We’ve all heard some big whoppers in the past, and the death knell of print to mail or paper document processing is one of them. I’ve been in the business over 20 years, and I'm still waiting. It started with the POSTNET barcode in the early 90s and continues today with the Intelligent Mail barcode (IMB). Is the US Postal Service (USPS) in trouble? Yes. Is Washington making it worse? Yes. Is there real competition for marketing dollars other than paper? Yes. Has there ever been a time in your career when those answers weren’t the same? No.



There are multiple studies available to contradict every report on the ultimate demise of the industry. You are either in or out. A wait-and-see attitude is a decision for out. Any serious person knows there is still 170 billion pieces of mail to process and deliver, and the downward trend is flattening. Has volume declined? Sure. The industry is rightsizing itself in the face of other channels. 



Direct mail is actually increasing, and projections into 2020, according to the Boston Consulting Group's "Projecting US Mail Volumes" report, are 150 billion pieces. Why? Because it works. What matters are results, and marketing executives and CFOs know it. Print to mail is an important part of the customer communication spectrum and will continue to be well into the future. There was entirely too much capacity at mail volume peak anyway, so there was going to be some closures. This is not an industry winner-take-all scenario, and anyone telling you otherwise is selling something.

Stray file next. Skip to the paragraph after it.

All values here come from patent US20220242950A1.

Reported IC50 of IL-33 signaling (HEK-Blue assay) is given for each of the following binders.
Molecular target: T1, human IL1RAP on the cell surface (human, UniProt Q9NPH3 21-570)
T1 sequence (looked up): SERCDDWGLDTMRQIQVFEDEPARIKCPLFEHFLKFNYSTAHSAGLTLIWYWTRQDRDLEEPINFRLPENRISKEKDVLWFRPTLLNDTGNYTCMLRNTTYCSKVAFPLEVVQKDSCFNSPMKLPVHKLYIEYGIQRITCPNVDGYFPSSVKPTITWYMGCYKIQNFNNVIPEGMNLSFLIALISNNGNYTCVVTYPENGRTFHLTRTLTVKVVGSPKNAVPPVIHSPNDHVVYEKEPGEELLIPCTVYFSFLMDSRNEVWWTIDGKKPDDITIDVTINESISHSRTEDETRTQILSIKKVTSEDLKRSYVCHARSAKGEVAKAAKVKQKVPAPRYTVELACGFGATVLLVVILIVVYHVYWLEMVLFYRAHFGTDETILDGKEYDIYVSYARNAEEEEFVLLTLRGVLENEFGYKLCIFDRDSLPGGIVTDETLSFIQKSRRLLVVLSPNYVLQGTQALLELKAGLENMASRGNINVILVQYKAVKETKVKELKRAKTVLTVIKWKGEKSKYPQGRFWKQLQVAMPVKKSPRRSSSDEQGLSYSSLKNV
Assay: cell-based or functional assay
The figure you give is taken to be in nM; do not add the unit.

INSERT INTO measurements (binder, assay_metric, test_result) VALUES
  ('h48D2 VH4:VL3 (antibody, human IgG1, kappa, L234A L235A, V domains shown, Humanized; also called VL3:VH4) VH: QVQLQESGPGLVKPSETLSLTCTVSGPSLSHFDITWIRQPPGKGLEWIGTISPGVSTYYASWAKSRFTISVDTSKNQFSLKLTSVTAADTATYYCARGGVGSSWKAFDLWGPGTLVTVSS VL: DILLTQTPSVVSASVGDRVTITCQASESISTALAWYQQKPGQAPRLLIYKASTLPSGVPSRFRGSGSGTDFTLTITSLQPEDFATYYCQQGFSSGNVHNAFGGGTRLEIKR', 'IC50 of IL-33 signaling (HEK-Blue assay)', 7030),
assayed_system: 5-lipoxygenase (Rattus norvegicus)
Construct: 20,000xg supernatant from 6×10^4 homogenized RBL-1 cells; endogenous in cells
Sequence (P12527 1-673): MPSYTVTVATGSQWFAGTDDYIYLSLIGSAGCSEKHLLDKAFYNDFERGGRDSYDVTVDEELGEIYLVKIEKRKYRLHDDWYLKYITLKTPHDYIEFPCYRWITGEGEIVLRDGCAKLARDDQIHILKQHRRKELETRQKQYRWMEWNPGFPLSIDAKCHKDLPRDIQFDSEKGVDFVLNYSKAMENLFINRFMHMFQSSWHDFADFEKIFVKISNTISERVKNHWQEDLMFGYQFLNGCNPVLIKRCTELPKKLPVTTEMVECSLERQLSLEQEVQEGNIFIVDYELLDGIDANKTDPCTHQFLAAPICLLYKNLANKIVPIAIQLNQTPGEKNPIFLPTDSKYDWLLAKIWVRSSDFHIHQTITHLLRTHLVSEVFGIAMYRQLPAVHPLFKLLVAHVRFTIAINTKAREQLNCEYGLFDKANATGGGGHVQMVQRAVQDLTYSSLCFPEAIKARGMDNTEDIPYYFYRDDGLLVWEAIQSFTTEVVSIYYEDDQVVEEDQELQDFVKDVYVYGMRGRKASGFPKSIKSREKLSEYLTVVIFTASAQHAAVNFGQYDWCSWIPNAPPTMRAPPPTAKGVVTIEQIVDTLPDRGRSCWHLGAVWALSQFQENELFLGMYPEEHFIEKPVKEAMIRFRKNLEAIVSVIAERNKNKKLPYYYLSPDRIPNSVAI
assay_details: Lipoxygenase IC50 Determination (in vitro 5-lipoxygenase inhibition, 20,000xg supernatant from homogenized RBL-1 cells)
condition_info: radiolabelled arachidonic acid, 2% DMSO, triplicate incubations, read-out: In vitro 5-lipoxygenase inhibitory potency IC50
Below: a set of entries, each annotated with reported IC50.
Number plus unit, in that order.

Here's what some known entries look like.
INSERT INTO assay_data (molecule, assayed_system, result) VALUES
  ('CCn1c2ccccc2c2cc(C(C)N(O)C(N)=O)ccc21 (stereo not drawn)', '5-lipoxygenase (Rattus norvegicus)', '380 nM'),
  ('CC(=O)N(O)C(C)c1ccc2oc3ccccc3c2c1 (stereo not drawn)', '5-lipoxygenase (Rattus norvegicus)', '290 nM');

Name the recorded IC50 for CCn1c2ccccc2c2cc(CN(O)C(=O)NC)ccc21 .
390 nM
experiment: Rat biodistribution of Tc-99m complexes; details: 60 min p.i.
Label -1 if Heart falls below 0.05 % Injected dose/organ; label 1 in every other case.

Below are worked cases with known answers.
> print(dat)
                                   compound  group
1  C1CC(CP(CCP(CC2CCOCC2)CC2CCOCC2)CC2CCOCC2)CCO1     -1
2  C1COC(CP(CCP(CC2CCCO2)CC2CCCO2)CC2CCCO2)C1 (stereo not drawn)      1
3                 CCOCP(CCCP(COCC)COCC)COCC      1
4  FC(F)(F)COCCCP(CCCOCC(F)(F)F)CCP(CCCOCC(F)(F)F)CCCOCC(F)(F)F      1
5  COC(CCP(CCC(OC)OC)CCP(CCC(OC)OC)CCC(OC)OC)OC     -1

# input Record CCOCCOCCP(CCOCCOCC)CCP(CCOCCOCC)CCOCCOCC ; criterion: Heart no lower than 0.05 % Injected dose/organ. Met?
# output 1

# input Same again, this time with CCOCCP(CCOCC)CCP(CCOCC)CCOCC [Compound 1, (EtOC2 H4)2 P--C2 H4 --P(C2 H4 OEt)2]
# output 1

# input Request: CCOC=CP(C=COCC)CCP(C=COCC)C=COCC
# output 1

Not to say that everything is rainbows and unicorns either. There are some real challenges facing mail producers. Namely, how do we continue to beat the competition on cost per acquisition to deliver the highest return on investment and trust in communications to our customers? If you are in it for the long haul, what can you do? One answer that has always worked and will continue to work in any industry is improved operational efficiency. It’s not sexy but has long-lasting results by lowering costs, which convert to more customers and bottom line dollars. 
The trouble with that is it requires commitment from top to bottom in any organization. Unlike a merger, acquisition, marketing, etc., operational improvement requires top management through front line supervisors to commit and stick with it. As advisors to the industry, we see many well-intentioned starts on the improvement path but very few finishes. Most of the blame lies directly on management, and why not? They make the decisions. 















                        Operational improvement requires visible support from the top.




Typically, the failure of management lies in long-term commitment. To coin a phrase: management attention deficit disorder or MADD. Improvement takes time, whether it’s a lean transformation, Six Sigma, re-tooling or any cross-departmental improvement. Instant results are rare and usually short-lived. Operational improvement requires visible support from the top financially, conceptually and with active involvement for the long term to push past roadblocks further down the chain of command. Front line employees simply do what their supervisors tell them. The real test of success is front line supervisor follow-through, and that needs a push from the top. To prevent supervisor attention deficit disorder, management must stay the course and stay involved. Take an honest look at your organization’s past improvement programs and determine if they had long-term success. Where does the responsibility for success or failure lie? Where would your stockholders say it lies?



Besides culture change, as in lean or Six Sigma-type programs, there are some tried-and-true solutions for operational improvement. In particular, one is automating repetitive manual processes. It never ceases to amaze me that the document processing industry has not adopted more automation in production. Automation of manual processes has always made sense and will continue to do so. If this wasn't true, you would still be hand stuffing envelopes. Automation reduces headcount, increases productivity per employee, level loads workflow, integrates quality assurance (QA) in-line and allows better resource planning, to name a few.